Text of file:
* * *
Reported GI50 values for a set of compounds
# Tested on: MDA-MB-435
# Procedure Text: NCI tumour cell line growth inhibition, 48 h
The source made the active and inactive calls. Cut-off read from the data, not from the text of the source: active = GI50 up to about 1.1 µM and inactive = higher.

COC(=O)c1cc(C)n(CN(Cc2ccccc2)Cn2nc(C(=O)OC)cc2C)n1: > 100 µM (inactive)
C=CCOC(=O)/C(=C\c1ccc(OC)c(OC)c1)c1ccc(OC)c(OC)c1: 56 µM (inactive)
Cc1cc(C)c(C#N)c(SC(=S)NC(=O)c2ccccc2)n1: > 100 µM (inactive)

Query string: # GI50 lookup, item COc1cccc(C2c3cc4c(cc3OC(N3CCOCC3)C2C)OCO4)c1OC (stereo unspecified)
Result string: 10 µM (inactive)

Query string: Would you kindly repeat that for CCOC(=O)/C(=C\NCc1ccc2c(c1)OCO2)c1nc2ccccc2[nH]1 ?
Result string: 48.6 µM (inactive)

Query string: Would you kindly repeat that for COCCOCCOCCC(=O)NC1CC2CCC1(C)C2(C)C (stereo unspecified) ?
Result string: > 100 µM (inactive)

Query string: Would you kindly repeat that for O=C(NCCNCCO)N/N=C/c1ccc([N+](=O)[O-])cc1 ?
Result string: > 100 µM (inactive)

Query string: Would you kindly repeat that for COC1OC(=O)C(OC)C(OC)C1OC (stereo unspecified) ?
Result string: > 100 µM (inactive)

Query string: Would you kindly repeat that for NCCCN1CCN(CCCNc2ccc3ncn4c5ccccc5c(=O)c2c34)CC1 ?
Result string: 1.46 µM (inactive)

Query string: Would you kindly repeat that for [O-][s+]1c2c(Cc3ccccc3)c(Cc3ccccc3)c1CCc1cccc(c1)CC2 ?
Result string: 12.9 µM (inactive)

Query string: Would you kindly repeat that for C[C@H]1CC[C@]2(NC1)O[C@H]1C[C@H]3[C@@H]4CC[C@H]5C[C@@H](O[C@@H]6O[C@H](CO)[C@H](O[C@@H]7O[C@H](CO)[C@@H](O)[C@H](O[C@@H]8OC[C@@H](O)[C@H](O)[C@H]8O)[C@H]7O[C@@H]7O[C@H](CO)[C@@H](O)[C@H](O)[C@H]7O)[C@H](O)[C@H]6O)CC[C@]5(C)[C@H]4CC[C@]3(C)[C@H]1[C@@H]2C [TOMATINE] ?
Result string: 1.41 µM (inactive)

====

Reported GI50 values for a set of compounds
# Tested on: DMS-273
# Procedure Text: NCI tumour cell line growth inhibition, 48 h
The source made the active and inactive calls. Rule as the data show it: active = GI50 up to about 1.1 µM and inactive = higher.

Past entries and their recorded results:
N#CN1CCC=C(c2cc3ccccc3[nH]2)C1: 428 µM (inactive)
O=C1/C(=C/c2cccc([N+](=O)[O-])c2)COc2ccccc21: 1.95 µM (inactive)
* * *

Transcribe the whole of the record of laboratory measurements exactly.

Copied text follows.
Reported GI50 values for a set of compounds
# Tested on: MDA-MB-435
# Procedure Text: NCI tumour cell line growth inhibition, 48 h
The source made the active and inactive calls. Cut-off read from the data, not from the text of the source: active = GI50 up to about 1.1 µM and inactive = higher.

COC(=O)c1cc(C)n(CN(Cc2ccccc2)Cn2nc(C(=O)OC)cc2C)n1: > 100 µM (inactive)
C=CCOC(=O)/C(=C\c1ccc(OC)c(OC)c1)c1ccc(OC)c(OC)c1: 56 µM (inactive)
Cc1cc(C)c(C#N)c(SC(=S)NC(=O)c2ccccc2)n1: > 100 µM (inactive)

Query string: # GI50 lookup, item COc1cccc(C2c3cc4c(cc3OC(N3CCOCC3)C2C)OCO4)c1OC (stereo unspecified)
Result string: 10 µM (inactive)

Query string: Would you kindly repeat that for CCOC(=O)/C(=C\NCc1ccc2c(c1)OCO2)c1nc2ccccc2[nH]1 ?
Result string: 48.6 µM (inactive)

Query string: Would you kindly repeat that for COCCOCCOCCC(=O)NC1CC2CCC1(C)C2(C)C (stereo unspecified) ?
Result string: > 100 µM (inactive)

Query string: Would you kindly repeat that for O=C(NCCNCCO)N/N=C/c1ccc([N+](=O)[O-])cc1 ?
Result string: > 100 µM (inactive)

Query string: Would you kindly repeat that for COC1OC(=O)C(OC)C(OC)C1OC (stereo unspecified) ?
Result string: > 100 µM (inactive)

Query string: Would you kindly repeat that for NCCCN1CCN(CCCNc2ccc3ncn4c5ccccc5c(=O)c2c34)CC1 ?
Result string: 1.46 µM (inactive)

Query string: Would you kindly repeat that for [O-][s+]1c2c(Cc3ccccc3)c(Cc3ccccc3)c1CCc1cccc(c1)CC2 ?
Result string: 12.9 µM (inactive)

Query string: Would you kindly repeat that for C[C@H]1CC[C@]2(NC1)O[C@H]1C[C@H]3[C@@H]4CC[C@H]5C[C@@H](O[C@@H]6O[C@H](CO)[C@H](O[C@@H]7O[C@H](CO)[C@@H](O)[C@H](O[C@@H]8OC[C@@H](O)[C@H](O)[C@H]8O)[C@H]7O[C@@H]7O[C@H](CO)[C@@H](O)[C@H](O)[C@H]7O)[C@H](O)[C@H]6O)CC[C@]5(C)[C@H]4CC[C@]3(C)[C@H]1[C@@H]2C [TOMATINE] ?
Result string: 1.41 µM (inactive)

====

Reported GI50 values for a set of compounds
# Tested on: DMS-273
# Procedure Text: NCI tumour cell line growth inhibition, 48 h
The source made the active and inactive calls. Rule as the data show it: active = GI50 up to about 1.1 µM and inactive = higher.

Past entries and their recorded results:
N#CN1CCC=C(c2cc3ccccc3[nH]2)C1: 428 µM (inactive)
O=C1/C(=C/c2cccc([N+](=O)[O-])c2)COc2ccccc21: 1.95 µM (inactive)